IMTS 2006 gears up to offer innovations


Aug 14, 2006

     IMTS 2006

Because value-added manufacturing is at record levels in the U.S., organizers say this year’s International Manufacturing Technology Show (IMTS), Sept. 6-13 at Chicago’s McCormick Place, is scheduled to host more than 1,300 vendors and attract more than 85,000 visitors from 80 countries.

IMTS 2006 also will showcase more than 15,000 new machine tools, controls, computers, software, components, systems, and processes to improve efficiency.

ETC Shows Future Solutions
The show’s Emerging Technology Center (ETC) will highlight research on manufacturing-specific technologies, focus on new initiatives and capabilities emerging in the next three to five years, and show what industry needs to do to reach those goals.

ETC will kick-off with a multimedia presentation that will showcase how to plan for future products and services. Researchers will demonstrate simulation modeling, knowledge-based systems, new materials, and complex processes, such as friction stir welding.

The show will run three times per hour between 9 a.m. and 4 p.m. daily during IMTS 2006. Following the show, representatives from academia, government labs, and industry will share their work in a series of displays, including:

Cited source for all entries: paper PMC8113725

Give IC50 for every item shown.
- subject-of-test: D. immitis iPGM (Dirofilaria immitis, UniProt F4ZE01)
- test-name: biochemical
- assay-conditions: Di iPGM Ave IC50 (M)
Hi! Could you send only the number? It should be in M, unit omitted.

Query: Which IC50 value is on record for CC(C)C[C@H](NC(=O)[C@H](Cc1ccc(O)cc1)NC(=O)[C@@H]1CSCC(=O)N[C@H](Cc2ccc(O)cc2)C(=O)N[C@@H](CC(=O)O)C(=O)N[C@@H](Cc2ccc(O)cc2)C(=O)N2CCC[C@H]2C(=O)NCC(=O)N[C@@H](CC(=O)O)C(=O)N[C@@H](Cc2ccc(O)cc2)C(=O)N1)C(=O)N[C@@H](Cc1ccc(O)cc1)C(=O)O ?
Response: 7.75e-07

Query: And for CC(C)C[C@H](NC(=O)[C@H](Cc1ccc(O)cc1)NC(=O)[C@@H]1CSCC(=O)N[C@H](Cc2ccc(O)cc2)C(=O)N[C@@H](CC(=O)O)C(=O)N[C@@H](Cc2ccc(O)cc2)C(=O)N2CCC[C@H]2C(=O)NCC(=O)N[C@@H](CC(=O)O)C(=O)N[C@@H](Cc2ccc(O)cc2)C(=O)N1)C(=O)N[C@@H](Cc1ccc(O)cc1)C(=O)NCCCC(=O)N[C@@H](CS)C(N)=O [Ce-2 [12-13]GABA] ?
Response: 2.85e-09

• Machine-tool error calibration and correction
  • Micro-machining technology
  • Software for high-speed milling
  • Virtual machining process simulation and optimization
  • Science-based manufacturing
  • Smart machining
  • Predictive modeling and optimization
  • Technologies for nano-manufacturing

ETC also is launching a new speaker series featuring topics from industry experts on designated days. A full schedule is available at the IMTS website.

BattleBots Ready to Rumble
Heavy metal-on-metal action will fly when robots square off during IMTS 2006. BattleBotsIQ, a roadshow version of the popular cable TV show, will bring robot battles, demonstrations, and contests for visitors and exhibitors to the show’s Lakeside Center, Hall D.

Attendees will be able to test drive and exchange blows with 15 lb. mini-bots, or try something larger in the 1,600-sq-ft arena. Able to destroy lawn mowers and bowling balls, the famous Wild Thing BattleBot will  provide some added havoc.

BattleBotsIQ is an educational program created by the producers of the BattleBots TV series, in which homemade, remote-controlled robots face-off in competition. The producers report that the new sport of robot competition can make a positive educational impact, and can help educate and train a workforce that will know how to troubleshoot, problem solve, and invent new technologies.